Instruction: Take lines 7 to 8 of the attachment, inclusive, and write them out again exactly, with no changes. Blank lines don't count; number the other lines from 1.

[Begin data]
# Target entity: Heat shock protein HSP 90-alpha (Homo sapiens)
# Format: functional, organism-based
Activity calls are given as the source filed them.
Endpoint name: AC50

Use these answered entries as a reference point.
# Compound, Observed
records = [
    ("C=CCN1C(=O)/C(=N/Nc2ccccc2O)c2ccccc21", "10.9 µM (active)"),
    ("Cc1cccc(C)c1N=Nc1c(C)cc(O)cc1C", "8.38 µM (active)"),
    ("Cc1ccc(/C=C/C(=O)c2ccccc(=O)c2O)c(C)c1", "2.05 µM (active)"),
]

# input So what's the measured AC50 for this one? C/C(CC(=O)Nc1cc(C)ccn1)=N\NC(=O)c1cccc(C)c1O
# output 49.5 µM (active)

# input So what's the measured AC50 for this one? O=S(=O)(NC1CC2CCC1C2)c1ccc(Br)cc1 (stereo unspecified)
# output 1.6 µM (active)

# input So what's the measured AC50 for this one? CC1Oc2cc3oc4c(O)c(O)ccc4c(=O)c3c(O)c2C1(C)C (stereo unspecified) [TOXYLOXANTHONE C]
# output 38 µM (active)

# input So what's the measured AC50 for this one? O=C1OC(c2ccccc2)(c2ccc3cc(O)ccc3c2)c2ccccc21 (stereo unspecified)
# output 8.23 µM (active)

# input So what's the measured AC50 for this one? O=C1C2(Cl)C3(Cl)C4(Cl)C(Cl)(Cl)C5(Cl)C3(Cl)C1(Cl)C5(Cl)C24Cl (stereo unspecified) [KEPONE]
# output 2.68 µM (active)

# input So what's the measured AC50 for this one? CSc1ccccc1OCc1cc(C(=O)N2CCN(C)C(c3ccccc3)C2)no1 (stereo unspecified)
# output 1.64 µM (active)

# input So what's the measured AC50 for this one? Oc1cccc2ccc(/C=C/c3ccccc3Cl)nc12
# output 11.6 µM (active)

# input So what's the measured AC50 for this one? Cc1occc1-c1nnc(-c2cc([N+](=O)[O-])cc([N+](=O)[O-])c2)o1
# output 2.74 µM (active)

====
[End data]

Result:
records = [
    ("C=CCN1C(=O)/C(=N/Nc2ccccc2O)c2ccccc21", "10.9 µM (active)"),